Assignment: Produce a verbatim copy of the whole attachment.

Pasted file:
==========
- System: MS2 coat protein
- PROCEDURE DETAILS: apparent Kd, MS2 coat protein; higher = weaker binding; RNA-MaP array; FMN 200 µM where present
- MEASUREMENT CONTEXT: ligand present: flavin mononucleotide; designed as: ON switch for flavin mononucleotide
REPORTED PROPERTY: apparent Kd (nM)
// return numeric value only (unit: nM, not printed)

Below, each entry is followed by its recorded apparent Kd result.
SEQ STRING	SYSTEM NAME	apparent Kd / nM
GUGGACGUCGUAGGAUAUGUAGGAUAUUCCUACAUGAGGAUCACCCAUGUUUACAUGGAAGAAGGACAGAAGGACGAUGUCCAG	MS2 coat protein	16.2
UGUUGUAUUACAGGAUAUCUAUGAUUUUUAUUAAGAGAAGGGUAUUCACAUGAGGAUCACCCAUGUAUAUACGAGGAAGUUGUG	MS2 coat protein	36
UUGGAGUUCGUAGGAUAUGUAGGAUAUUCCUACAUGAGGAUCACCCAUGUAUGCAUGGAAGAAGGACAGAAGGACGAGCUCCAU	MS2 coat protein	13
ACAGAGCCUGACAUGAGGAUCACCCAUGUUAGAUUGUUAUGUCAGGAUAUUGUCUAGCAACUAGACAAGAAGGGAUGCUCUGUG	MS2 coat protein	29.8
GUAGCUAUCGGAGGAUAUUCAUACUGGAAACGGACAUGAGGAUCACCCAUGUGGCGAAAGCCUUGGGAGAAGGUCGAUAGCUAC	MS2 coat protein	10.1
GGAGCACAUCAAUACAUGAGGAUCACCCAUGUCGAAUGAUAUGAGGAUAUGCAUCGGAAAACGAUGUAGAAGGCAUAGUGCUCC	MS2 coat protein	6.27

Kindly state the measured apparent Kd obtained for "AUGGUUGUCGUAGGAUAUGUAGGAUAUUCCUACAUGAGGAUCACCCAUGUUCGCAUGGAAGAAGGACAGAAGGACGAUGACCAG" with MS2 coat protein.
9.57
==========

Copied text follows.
- System: MS2 coat protein
- PROCEDURE DETAILS: apparent Kd, MS2 coat protein; higher = weaker binding; RNA-MaP array; FMN 200 µM where present
- MEASUREMENT CONTEXT: ligand present: flavin mononucleotide; designed as: ON switch for flavin mononucleotide
REPORTED PROPERTY: apparent Kd (nM)
// return numeric value only (unit: nM, not printed)

Below, each entry is followed by its recorded apparent Kd result.
SEQ STRING	SYSTEM NAME	apparent Kd / nM
GUGGACGUCGUAGGAUAUGUAGGAUAUUCCUACAUGAGGAUCACCCAUGUUUACAUGGAAGAAGGACAGAAGGACGAUGUCCAG	MS2 coat protein	16.2
UGUUGUAUUACAGGAUAUCUAUGAUUUUUAUUAAGAGAAGGGUAUUCACAUGAGGAUCACCCAUGUAUAUACGAGGAAGUUGUG	MS2 coat protein	36
UUGGAGUUCGUAGGAUAUGUAGGAUAUUCCUACAUGAGGAUCACCCAUGUAUGCAUGGAAGAAGGACAGAAGGACGAGCUCCAU	MS2 coat protein	13
ACAGAGCCUGACAUGAGGAUCACCCAUGUUAGAUUGUUAUGUCAGGAUAUUGUCUAGCAACUAGACAAGAAGGGAUGCUCUGUG	MS2 coat protein	29.8
GUAGCUAUCGGAGGAUAUUCAUACUGGAAACGGACAUGAGGAUCACCCAUGUGGCGAAAGCCUUGGGAGAAGGUCGAUAGCUAC	MS2 coat protein	10.1
GGAGCACAUCAAUACAUGAGGAUCACCCAUGUCGAAUGAUAUGAGGAUAUGCAUCGGAAAACGAUGUAGAAGGCAUAGUGCUCC	MS2 coat protein	6.27

Kindly state the measured apparent Kd obtained for "AUGGUUGUCGUAGGAUAUGUAGGAUAUUCCUACAUGAGGAUCACCCAUGUUCGCAUGGAAGAAGGACAGAAGGACGAUGACCAG" with MS2 coat protein.
9.57